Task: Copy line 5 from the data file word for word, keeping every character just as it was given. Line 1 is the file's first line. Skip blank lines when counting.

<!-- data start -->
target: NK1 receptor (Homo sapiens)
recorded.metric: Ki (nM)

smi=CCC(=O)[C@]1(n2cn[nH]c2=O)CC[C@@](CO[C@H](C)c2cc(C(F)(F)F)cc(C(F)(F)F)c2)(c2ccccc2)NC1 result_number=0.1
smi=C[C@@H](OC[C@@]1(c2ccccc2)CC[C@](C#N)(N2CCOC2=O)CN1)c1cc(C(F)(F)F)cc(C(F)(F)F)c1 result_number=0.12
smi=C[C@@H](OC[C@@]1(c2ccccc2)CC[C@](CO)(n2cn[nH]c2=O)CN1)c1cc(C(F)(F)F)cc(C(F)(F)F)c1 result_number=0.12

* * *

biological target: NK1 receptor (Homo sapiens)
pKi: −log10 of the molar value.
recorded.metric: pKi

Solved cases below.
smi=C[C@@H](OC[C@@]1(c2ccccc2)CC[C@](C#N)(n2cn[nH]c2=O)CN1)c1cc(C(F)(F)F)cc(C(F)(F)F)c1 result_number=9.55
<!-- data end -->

smi=C[C@@H](OC[C@@]1(c2ccccc2)CC[C@](CO)(n2cn[nH]c2=O)CN1)c1cc(C(F)(F)F)cc(C(F)(F)F)c1 result_number=0.12